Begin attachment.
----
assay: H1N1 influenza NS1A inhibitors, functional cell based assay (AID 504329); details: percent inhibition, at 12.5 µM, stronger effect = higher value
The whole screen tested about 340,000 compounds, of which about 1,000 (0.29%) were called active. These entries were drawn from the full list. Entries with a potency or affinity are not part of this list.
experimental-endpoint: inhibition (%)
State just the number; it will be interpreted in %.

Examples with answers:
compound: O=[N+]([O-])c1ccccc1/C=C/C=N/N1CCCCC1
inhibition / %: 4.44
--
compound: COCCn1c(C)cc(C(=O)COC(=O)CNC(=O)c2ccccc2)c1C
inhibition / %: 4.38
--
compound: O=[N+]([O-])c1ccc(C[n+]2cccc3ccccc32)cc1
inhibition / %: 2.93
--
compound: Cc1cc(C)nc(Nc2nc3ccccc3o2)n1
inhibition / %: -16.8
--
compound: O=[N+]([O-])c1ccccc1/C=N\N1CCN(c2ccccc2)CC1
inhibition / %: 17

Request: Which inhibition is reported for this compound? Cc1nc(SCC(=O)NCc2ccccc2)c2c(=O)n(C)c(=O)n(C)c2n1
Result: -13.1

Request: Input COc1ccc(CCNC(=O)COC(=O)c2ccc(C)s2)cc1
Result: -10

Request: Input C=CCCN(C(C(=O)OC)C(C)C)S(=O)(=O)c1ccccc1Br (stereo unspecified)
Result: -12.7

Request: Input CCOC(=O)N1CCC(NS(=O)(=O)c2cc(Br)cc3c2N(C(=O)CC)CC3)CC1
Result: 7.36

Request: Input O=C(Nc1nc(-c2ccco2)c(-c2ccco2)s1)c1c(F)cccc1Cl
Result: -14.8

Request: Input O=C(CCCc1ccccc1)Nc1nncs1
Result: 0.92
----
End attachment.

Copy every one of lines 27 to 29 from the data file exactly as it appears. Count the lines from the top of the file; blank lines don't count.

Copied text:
Result: 7.36

Request: Input O=C(Nc1nc(-c2ccco2)c(-c2ccco2)s1)c1c(F)cccc1Cl
Result: -14.8